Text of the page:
business English global English green English

Out of the red with the green stuff

The language of money and the environment overlap in the word green. In a previous post, I wrote about how some businesses have turned to greentailing because it can be both economically and environmentally sound. Now, according to the business2community posts, the “green economy” is spreading to unexpected quarters: a recent article in Time magazine reports that Sicily’s mafia want in on the act.

The article discusses clean energy and dirty money, phrases that draw on particular metaphors I’ve written about before. Its title mentions the mafia’s “hunger for power”, a metaphor that refers in this instance to renewable energy but is apt in other ways. For one thing, when we talk about money, we often talk metaphorically about food, as Diane Nicholls’s article shows. Also, Italy is where the Slow Food movement, which promotes green living, is said to have begun.

There is an obligatory joke about how the mafia cares only for “the other kind of green”, meaning money. This nickname owes to the iconic U.S. dollar. The dollar has related slang terms like green stuff, long green and greenback, the last of which originally referred to notes printed in green and black on the back that were created during the American Civil War.

Many countries use dollars in their national currency, but greenback refers exclusively to U.S. dollars, as far as I know. A character in Saul Bellow’s A Silver Dish said: “A check? Hell with a check. Get me the greenbacks.” Notice how the informal tone in this dialogue is also conveyed through ellipsis. Normally we hear more complete versions of the idiom: “to hell with” or “the hell with”. Dropping the first word – sending us straight to hell, so to speak – stresses the casualness of the speaker’s delivery.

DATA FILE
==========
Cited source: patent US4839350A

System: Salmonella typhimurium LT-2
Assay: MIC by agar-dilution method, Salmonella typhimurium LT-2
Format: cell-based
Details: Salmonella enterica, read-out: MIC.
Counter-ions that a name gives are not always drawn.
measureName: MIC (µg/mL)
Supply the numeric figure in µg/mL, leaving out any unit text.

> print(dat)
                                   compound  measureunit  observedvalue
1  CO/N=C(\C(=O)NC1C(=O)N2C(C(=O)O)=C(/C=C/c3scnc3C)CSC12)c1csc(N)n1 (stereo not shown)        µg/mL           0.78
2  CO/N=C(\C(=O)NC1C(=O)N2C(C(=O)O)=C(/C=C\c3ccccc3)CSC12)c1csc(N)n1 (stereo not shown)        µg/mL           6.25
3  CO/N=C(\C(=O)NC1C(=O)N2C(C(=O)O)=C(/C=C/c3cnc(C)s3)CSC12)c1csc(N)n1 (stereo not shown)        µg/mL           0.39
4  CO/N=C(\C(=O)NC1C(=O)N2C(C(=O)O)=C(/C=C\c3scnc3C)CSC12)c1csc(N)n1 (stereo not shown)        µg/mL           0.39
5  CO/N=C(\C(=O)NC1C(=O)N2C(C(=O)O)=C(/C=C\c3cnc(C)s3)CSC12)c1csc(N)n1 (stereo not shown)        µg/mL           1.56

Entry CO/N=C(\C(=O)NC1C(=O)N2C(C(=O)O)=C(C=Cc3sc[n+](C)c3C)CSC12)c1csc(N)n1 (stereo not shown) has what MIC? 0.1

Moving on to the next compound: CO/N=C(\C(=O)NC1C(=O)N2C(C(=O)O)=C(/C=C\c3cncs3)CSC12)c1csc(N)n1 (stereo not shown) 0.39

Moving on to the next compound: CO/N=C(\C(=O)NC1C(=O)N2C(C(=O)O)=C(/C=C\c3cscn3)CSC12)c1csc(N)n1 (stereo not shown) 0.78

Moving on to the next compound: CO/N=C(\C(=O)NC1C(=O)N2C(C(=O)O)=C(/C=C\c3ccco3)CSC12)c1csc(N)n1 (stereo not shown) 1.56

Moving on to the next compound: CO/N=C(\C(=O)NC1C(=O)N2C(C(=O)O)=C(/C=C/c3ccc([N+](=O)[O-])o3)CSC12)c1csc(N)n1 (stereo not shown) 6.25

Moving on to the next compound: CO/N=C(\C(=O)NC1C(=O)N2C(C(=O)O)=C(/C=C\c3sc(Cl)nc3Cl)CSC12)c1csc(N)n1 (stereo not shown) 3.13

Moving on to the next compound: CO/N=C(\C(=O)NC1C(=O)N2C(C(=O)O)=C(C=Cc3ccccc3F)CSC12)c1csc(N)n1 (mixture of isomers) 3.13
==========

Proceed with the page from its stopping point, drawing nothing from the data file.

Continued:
Green is not the only colour used in money talk. When people or companies owe money, they are said to be in the red. Then they need more green to get out of the red and into the black. The correspondence with roulette wheel colours is coincidental – and a little unfortunate, since going for broke can leave you broke (and blue) unless you’re very lucky, and especially if you’re green.

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About the author


Stan Carey

Stan Carey is a freelance editor, proofreader and writer from the west of Ireland. Trained as a scientist and TEFL teacher, he writes about language, words, books and more on Sentence first, Macmillan Dictionary Blog and elsewhere. He tweets at @StanCarey.


  • Your post brought back memories! My late father was a businessman (successful in the early years but found it difficult to move with the times, especially technology). The bank statement came weekly in those days and a quick glance indicated the state of his finances – almost always typed, but sometimes additional entries, like a cheque payment or withdrawal was handwritten – red if overdrawn and black if business was good that particular week. They even used a red/black biro if it was handwritten!

  • Thanks for sharing the memory, Helen. It just goes to show how ingrained and prevalent the colour code is, and has been for a long time. Your last remark reminds me of the classic four-colour click-pen; green was usually the last to run out…

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